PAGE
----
Normality: Recall that the chi-square distribution can be formed by summing squared observations from a standard normal curve (z-scores from a normal distribution). This suggests that the chi-square distribution relies on a normality assumption in some way. Look at the tables below. If you fix the margins as indicated, there are several configurations of allocating individuals to cells that allows you to maintain these marginal frequencies. 5 15 10 4 6 5 15 10 4 5 6 15 10 4 7 15 6 3 10 4 3 8 15 6 7 2 10 3 5 7 15 10 3 7 5 15 10 3 4 8 15 7 6 2 10 3 9 15 7 1 10 3 2 10 15 7 8 6 4 5 15 10 6 3 15 4 7 10 6 2 7 15 4 8 3 10 6 1 8 15 4 9 2 10 6 9 15 4 10 1

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**Measures of Association for Categorical Data**

In fact, the distribution of possible values for any single cell in the table is normally distributed, given that the sample size is large enough and the probability of an observation falling in that cell is not extreme. Also, recall that the expected cell frequencies for the chi-square test are defined as Np (total sample size times the probability of being in that cell). Hence, the requirement of normality can be satisfied if the expected cell frequencies are of sufficient size. A rule of thumb is that all of the expected cell frequencies should be 5 or greater.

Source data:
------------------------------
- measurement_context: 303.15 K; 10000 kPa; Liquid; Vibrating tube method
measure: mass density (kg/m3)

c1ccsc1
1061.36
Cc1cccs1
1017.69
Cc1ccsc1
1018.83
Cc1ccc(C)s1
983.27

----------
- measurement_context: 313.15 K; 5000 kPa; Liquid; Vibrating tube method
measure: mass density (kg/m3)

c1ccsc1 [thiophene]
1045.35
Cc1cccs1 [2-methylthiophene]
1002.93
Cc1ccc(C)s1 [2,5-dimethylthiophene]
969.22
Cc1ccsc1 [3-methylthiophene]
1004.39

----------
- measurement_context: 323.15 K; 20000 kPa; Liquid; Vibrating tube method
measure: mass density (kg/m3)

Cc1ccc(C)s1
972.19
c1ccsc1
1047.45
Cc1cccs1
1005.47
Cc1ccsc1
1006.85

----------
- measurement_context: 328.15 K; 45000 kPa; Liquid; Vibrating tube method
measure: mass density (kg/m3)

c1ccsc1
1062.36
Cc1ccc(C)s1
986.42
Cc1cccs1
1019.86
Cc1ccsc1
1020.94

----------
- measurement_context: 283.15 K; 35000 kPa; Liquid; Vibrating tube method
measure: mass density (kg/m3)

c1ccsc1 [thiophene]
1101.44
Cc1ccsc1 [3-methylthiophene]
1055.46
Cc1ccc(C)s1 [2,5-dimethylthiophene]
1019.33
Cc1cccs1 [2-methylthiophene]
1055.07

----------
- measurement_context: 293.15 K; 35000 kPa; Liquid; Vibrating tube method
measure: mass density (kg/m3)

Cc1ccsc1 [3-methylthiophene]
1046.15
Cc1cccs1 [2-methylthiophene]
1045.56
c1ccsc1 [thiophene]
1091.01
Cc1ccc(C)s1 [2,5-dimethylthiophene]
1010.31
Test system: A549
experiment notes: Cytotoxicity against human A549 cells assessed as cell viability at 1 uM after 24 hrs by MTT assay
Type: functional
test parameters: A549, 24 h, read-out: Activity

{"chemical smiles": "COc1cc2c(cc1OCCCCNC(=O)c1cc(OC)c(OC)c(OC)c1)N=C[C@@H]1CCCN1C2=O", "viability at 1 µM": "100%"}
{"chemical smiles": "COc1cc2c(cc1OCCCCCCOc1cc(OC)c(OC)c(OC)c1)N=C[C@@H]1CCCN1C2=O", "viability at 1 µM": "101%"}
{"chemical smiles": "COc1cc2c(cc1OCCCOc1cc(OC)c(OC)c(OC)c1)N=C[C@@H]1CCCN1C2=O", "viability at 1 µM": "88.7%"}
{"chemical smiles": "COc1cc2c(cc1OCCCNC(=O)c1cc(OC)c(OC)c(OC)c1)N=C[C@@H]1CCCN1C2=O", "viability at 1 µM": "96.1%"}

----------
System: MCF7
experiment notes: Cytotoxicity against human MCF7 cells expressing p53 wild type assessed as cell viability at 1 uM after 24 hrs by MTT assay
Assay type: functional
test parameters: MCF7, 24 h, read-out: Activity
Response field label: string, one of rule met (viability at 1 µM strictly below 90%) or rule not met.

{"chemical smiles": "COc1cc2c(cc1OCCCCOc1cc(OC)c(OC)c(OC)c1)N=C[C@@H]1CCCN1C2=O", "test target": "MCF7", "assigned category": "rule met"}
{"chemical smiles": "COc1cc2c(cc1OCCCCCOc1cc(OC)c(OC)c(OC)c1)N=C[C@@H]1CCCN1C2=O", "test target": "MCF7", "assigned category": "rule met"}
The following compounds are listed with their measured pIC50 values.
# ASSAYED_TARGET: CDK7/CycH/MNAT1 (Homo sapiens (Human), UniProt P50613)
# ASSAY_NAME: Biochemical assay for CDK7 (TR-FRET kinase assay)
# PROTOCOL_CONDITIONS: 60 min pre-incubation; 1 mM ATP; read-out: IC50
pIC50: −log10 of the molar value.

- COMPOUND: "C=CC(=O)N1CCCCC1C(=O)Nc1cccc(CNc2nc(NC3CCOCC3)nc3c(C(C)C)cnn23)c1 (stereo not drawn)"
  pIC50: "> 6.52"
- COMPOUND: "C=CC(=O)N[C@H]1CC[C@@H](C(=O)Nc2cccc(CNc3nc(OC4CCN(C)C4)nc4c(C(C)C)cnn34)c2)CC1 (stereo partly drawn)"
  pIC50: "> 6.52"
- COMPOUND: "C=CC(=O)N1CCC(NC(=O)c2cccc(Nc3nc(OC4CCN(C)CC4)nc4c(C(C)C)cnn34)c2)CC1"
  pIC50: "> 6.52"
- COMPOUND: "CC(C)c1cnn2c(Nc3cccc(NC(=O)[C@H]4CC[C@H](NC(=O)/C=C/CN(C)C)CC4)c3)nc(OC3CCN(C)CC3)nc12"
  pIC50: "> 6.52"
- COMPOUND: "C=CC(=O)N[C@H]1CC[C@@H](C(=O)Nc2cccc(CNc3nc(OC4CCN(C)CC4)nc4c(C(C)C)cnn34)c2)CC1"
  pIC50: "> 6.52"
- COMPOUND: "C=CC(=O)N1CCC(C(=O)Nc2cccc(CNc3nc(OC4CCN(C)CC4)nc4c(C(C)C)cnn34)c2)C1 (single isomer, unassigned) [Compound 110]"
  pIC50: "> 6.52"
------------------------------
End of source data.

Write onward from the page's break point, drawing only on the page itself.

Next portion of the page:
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**Measures of Association for Categorical Data**

Sensitivity is the probability that an outcome occurs given a positive result on some (predictive) measure for that outcome Specificity is the opposite; the probability of not having some outcome or meeting criteria for some outcome given you screened negatively on some predictive measure.

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**Measures of Association for Categorical Data**

This data is similar to mammography data predicting the presence and absence of breast cancer (not real data) We need to consider the conditional and marginal distributions to get at the answer of sensitivity and specificity

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**Measures of Association for Categorical Data**

sensitivity = 8/10 = .80 (the probability of screening positive in the diagnostic cancer population) specificity = 880/990 = .89 (the probability of screening negative in the non-diagnostic cancer population)

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**Measures of Association for Categorical Data**

Going one step further… What if we wanted to use all of this information to answer the question, “What is the probability of having cancer, given you screened positive for cancer?” Guesses? We can answer this with Baye’s theorem

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**Measures of Association for Categorical Data**

P(C) = (8 + 2)/1000 = .01; P(C’) = .99 P(+)=(8+110)/1000=.12; sensitivity=.8 or Thoughts? Is this what you expected?